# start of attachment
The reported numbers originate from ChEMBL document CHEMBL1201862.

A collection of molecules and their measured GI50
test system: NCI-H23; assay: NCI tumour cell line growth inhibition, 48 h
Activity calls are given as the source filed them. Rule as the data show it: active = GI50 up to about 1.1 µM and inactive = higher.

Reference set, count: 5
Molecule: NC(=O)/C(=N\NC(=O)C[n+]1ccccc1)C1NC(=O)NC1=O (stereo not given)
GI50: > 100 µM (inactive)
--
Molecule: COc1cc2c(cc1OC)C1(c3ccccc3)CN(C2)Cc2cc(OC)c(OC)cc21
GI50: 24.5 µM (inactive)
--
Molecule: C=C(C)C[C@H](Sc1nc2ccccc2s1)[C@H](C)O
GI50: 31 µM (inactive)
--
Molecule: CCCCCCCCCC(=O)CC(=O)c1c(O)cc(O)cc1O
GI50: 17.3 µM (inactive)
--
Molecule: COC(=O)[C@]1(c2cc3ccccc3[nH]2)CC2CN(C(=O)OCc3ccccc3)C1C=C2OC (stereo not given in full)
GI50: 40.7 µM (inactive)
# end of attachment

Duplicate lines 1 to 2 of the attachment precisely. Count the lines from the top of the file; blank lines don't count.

The reported numbers originate from ChEMBL document CHEMBL1201862.

A collection of molecules and their measured GI50